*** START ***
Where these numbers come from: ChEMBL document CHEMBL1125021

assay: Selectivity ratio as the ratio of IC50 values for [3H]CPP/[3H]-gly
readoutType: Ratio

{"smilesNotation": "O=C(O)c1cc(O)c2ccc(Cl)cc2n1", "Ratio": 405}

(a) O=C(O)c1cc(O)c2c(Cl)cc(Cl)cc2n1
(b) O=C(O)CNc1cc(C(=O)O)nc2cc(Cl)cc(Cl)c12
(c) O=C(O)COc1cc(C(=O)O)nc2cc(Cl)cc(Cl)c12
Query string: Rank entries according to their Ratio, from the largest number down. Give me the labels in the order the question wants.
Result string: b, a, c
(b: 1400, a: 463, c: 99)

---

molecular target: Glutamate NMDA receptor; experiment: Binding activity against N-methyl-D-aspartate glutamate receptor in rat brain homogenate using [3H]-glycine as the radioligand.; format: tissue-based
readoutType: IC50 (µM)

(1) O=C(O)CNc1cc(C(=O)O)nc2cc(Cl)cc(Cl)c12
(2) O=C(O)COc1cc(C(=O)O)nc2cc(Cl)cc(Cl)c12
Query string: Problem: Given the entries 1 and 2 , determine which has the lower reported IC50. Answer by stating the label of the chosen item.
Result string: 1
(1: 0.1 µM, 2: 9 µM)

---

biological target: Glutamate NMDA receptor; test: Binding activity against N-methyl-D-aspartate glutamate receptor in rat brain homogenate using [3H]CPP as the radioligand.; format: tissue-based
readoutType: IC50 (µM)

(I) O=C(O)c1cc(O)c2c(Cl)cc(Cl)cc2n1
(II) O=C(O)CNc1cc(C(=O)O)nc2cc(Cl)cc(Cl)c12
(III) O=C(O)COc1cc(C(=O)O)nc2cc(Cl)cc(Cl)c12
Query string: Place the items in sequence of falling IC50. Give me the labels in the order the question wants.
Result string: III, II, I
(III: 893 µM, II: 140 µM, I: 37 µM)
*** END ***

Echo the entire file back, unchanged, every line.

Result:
Where these numbers come from: ChEMBL document CHEMBL1125021

assay: Selectivity ratio as the ratio of IC50 values for [3H]CPP/[3H]-gly
readoutType: Ratio

{"smilesNotation": "O=C(O)c1cc(O)c2ccc(Cl)cc2n1", "Ratio": 405}

(a) O=C(O)c1cc(O)c2c(Cl)cc(Cl)cc2n1
(b) O=C(O)CNc1cc(C(=O)O)nc2cc(Cl)cc(Cl)c12
(c) O=C(O)COc1cc(C(=O)O)nc2cc(Cl)cc(Cl)c12
Query string: Rank entries according to their Ratio, from the largest number down. Give me the labels in the order the question wants.
Result string: b, a, c
(b: 1400, a: 463, c: 99)

---

molecular target: Glutamate NMDA receptor; experiment: Binding activity against N-methyl-D-aspartate glutamate receptor in rat brain homogenate using [3H]-glycine as the radioligand.; format: tissue-based
readoutType: IC50 (µM)

(1) O=C(O)CNc1cc(C(=O)O)nc2cc(Cl)cc(Cl)c12
(2) O=C(O)COc1cc(C(=O)O)nc2cc(Cl)cc(Cl)c12
Query string: Problem: Given the entries 1 and 2 , determine which has the lower reported IC50. Answer by stating the label of the chosen item.
Result string: 1
(1: 0.1 µM, 2: 9 µM)

---

biological target: Glutamate NMDA receptor; test: Binding activity against N-methyl-D-aspartate glutamate receptor in rat brain homogenate using [3H]CPP as the radioligand.; format: tissue-based
readoutType: IC50 (µM)

(I) O=C(O)c1cc(O)c2c(Cl)cc(Cl)cc2n1
(II) O=C(O)CNc1cc(C(=O)O)nc2cc(Cl)cc(Cl)c12
(III) O=C(O)COc1cc(C(=O)O)nc2cc(Cl)cc(Cl)c12
Query string: Place the items in sequence of falling IC50. Give me the labels in the order the question wants.
Result string: III, II, I
(III: 893 µM, II: 140 µM, I: 37 µM)